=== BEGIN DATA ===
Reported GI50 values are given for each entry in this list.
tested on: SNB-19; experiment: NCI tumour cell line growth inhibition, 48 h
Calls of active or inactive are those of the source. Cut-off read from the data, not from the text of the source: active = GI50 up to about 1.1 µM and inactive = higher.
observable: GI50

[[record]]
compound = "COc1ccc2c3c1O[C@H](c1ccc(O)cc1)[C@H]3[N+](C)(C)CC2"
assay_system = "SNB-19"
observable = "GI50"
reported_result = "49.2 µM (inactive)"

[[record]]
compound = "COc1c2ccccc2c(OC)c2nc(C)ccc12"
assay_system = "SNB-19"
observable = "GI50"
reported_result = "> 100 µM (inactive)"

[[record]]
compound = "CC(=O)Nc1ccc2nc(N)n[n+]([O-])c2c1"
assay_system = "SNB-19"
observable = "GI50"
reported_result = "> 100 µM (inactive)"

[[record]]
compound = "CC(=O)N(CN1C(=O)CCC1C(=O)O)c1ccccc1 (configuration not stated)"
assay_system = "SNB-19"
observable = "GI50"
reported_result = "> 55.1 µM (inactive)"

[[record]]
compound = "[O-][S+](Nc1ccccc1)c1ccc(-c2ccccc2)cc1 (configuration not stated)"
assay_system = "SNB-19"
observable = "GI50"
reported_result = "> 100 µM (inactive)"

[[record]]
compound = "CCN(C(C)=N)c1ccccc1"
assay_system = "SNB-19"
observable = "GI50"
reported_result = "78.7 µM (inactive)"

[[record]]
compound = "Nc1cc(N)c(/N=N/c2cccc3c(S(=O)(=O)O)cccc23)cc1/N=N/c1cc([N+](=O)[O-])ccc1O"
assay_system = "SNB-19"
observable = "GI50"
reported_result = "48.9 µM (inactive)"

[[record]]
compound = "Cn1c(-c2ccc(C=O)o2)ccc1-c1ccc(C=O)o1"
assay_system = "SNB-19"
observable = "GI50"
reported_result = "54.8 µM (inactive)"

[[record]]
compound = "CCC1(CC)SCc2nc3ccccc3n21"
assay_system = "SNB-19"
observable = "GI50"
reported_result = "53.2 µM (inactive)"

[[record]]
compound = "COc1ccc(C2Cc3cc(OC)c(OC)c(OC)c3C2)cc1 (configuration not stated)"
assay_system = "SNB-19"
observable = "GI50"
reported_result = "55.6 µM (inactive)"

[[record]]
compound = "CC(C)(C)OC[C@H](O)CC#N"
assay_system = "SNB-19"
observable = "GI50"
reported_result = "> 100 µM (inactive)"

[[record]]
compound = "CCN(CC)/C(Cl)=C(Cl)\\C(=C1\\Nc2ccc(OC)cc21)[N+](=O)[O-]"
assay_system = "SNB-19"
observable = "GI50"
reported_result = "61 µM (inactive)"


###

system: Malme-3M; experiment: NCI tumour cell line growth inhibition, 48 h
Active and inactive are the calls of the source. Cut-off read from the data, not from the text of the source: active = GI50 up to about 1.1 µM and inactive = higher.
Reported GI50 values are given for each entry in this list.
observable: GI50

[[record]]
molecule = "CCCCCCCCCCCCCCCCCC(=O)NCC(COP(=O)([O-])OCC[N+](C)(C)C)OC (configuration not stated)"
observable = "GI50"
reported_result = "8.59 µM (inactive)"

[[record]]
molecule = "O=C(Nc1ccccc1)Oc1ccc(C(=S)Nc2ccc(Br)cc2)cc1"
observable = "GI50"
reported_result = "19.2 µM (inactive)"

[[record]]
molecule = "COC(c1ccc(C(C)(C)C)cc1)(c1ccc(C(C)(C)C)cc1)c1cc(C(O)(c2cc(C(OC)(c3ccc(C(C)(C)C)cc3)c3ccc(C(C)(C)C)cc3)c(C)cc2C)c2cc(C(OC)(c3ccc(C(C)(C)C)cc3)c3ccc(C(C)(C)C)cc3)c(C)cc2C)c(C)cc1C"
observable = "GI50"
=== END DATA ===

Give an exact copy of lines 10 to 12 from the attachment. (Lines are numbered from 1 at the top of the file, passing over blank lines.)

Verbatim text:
[[record]]
compound = "COc1c2ccccc2c(OC)c2nc(C)ccc12"
assay_system = "SNB-19"